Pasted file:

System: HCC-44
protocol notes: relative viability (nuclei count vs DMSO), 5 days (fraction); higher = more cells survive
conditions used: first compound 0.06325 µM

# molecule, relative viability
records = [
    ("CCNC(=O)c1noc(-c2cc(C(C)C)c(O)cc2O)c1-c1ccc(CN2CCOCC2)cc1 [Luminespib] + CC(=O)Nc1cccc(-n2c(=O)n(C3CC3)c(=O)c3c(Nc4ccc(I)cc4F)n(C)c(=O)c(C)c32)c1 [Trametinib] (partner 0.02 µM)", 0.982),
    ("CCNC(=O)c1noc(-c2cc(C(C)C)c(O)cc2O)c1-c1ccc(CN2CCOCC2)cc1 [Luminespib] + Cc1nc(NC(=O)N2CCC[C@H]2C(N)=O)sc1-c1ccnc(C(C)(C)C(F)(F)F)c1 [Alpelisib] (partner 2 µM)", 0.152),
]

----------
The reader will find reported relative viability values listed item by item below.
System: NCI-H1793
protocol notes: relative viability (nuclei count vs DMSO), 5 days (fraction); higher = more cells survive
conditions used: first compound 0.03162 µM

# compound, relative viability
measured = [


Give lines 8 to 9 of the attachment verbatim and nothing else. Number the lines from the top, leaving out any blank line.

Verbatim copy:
]

----------